Poke Goes East
Story by Genevive Bjorn
Simplicity and freshness are what define great poke, the “sashimi” of Hawai‘i. And just as sashimi went global in the ’80s, it was only a matter of time before Hawai‘i’s most cherished pupu found its way to palates beyond. “People in California go nuts over fresh, raw fish,” says Harris, who sampled his first poke at Fish Express in Lihu‘e while honeymooning on Kaua‘i. “Mainlanders visit Hawai‘i and bring back a love for the culture— especially for poke.”
This year’s poke festival, the fourth in what’s become an annual fishfest, will feature fifteen top San Diego-area chefs offering their best in both the “traditional” and “any kine” categories. Any kine is where the chefs unleash their creativity: Last year’s entries included ingredients like wild salmon, Spam, pork belly, champagne and Pop Rocks. Anything goes as long as the poke includes either meat or fish.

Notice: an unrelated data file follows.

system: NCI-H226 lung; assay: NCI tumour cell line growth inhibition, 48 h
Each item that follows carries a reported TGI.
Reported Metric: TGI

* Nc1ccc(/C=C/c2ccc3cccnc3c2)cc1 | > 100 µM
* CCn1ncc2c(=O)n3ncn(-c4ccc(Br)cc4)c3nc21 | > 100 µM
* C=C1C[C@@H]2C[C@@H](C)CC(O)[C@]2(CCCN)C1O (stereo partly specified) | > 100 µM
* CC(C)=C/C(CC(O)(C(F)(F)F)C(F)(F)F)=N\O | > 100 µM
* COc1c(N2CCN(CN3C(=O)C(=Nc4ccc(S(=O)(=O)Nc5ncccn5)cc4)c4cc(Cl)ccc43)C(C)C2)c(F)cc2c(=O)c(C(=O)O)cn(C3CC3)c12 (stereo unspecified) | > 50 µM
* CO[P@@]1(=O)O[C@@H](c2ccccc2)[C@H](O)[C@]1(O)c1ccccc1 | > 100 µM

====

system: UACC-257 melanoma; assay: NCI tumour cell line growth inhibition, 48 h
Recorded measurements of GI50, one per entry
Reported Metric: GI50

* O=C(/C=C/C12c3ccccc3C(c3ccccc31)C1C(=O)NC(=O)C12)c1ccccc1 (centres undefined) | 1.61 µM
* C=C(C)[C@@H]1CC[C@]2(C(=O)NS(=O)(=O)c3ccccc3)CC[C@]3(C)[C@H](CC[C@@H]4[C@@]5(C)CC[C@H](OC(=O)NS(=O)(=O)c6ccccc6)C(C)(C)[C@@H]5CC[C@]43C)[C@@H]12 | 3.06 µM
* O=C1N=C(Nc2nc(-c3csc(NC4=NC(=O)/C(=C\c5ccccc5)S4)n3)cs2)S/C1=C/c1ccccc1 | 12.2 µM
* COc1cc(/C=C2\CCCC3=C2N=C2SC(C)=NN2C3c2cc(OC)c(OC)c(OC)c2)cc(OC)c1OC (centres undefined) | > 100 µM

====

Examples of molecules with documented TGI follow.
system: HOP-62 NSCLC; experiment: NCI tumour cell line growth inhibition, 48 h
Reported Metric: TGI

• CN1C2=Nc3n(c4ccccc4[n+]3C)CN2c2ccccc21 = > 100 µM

Chef Antonio Friscia won last year’s any kine with a poke using only sustainable seafood—‘ahi, scallops and tako (octopus)—with mango, Serrano chili, orange zest, yuzu and furikake topped with an indulgent dollop of uni (sea urchin). “Hawai‘i is a place I love and keep close to my heart,” says Friscia. “I try to live the aloha lifestyle in California, and I cook in a way that helps people feel happy.”
Harris and Friscia return to defend their titles this May. But they’ll have to bring their A-game against thirteen other chefs and to impress a panel of judges at least half of whom grew up on poke; past judges have included Raymond Noh of Noh Foods, O‘ahu fisherman Uncle Wayne Shimizu and local singer Anuhea. And those who care about the sea and the creatures in it needn’t feel badly: All of the some two thousand pounds of fish to be consumed will come from healthy, well-managed fisheries with the highest ratings on seawatch.gov.